"primrose." The Oxford Pocket Dictionary of Current English. . Retrieved August 23, 2017 from Encyclopedia.com: http://www.encyclopedia.com/humanities/dictionaries-thesauruses-pictures-and-press-releases/primrose-1

primrose

primrose Any of numerous species of herbaceous, generally perennial plants of the genus Primula, which grow in the cooler climates of Europe, Asia, Ethiopia, Java, and North America. It has a tuft of leaves rising from the rootstock and clustered flowers of pale yellow to deep crimson. In Britain, the name refers to Primula vulgaris. Family Primulaceae.

Cite this article
Pick a style below, and copy the text for your bibliography.

  • MLA
  • Chicago
  • APA

"primrose." World Encyclopedia. . Encyclopedia.com. 23 Aug. 2017 <http://www.encyclopedia.com>.

"primrose." World Encyclopedia. . Encyclopedia.com. (August 23, 2017). http://www.encyclopedia.com/environment/encyclopedias-almanacs-transcripts-and-maps/primrose

"primrose." World Encyclopedia. . Retrieved August 23, 2017 from Encyclopedia.com: http://www.encyclopedia.com/environment/encyclopedias-almanacs-transcripts-and-maps/primrose

cowslip

cow·slip / ˈkouˌslip/ • n. 1. a European primula (Primula veris) with clusters of drooping fragrant yellow flowers in spring. 2. any of a number of herbaceous plants, in particular the marsh marigold and the Virginia bluebell.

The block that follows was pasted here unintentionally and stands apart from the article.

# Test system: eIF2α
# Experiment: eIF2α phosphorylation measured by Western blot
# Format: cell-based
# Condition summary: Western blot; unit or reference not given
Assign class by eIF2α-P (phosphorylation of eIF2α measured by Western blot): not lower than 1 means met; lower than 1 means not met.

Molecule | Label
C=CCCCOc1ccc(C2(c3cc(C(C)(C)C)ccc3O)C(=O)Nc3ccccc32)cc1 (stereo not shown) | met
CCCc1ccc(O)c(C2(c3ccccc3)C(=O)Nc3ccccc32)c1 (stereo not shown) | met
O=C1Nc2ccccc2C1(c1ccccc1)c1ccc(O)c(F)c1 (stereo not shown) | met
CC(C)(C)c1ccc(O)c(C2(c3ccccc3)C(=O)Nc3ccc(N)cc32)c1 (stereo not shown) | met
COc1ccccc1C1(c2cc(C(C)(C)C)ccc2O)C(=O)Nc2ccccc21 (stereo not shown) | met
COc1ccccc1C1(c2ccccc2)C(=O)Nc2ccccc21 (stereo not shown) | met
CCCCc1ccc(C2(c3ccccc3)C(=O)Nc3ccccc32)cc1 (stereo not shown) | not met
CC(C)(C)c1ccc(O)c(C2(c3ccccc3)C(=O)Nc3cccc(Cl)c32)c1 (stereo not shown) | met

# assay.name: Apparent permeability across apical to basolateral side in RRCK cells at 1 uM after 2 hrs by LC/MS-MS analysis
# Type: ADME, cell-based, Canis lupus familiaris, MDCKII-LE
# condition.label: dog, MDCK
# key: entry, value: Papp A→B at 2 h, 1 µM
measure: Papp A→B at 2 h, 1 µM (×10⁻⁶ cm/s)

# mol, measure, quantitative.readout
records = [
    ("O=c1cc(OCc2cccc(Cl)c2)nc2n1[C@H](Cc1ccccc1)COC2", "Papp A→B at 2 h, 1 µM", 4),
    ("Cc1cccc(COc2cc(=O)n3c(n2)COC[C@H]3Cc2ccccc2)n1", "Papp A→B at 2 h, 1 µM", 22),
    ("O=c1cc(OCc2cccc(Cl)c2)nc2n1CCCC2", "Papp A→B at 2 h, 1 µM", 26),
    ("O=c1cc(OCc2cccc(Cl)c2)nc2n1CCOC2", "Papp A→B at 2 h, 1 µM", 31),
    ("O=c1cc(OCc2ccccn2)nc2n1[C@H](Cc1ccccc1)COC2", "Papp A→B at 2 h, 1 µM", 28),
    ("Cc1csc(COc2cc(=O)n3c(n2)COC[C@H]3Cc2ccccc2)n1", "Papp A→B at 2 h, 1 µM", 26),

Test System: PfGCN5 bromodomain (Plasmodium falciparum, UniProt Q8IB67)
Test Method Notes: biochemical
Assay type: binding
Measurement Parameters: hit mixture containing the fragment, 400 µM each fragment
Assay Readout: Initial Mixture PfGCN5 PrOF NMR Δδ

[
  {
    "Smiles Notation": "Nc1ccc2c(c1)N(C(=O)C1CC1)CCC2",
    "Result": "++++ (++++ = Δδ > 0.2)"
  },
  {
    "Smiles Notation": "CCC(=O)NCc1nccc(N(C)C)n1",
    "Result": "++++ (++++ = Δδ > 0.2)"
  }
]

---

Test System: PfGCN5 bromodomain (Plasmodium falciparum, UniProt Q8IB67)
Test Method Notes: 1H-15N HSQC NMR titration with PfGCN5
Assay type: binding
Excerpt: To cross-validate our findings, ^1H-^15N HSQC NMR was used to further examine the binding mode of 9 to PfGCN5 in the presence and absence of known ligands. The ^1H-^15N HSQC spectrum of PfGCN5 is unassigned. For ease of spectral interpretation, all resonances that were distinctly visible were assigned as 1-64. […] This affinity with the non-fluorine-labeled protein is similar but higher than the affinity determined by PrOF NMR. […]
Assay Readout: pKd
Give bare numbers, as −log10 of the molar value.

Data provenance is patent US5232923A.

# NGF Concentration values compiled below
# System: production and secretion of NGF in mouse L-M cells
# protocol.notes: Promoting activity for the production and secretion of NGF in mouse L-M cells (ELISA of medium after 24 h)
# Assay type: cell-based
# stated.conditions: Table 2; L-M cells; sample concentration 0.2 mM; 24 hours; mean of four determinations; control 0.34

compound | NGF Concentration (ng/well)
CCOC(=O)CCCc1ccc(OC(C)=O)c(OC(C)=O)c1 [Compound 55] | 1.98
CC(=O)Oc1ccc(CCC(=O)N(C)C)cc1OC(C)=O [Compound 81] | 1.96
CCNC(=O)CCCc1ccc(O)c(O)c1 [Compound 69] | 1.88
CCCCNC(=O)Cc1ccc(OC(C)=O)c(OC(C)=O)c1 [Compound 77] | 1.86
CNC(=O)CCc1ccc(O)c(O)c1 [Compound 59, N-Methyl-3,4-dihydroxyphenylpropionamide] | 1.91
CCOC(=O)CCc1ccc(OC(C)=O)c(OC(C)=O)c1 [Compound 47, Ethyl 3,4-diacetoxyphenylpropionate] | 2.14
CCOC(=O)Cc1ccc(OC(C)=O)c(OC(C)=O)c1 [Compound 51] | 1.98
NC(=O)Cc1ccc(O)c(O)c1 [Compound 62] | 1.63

Cite this article
Pick a style below, and copy the text for your bibliography.

  • MLA
  • Chicago
  • APA

"cowslip." The Oxford Pocket Dictionary of Current English. . Encyclopedia.com. 23 Aug. 2017 <http://www.encyclopedia.com>.

"cowslip." The Oxford Pocket Dictionary of Current English. . Encyclopedia.com. (August 23, 2017). http://www.encyclopedia.com/humanities/dictionaries-thesauruses-pictures-and-press-releases/cowslip-0

"cowslip." The Oxford Pocket Dictionary of Current English. . Retrieved August 23, 2017 from Encyclopedia.com: http://www.encyclopedia.com/humanities/dictionaries-thesauruses-pictures-and-press-releases/cowslip-0

primrose

primrose XV. ME. primerose, corr. to OF. primerose (now, hollyhock), medL. prima rosa ‘first’ or ‘earliest rose’; the reason for the name is unkn.

Cite this article
Pick a style below, and copy the text for your bibliography.

  • MLA
  • Chicago
  • APA

"primrose." The Concise Oxford Dictionary of English Etymology. . Encyclopedia.com. 23 Aug. 2017 <http://www.encyclopedia.com>.

"primrose." The Concise Oxford Dictionary of English Etymology. . Encyclopedia.com. (August 23, 2017). http://www.encyclopedia.com/humanities/dictionaries-thesauruses-pictures-and-press-releases/primrose-2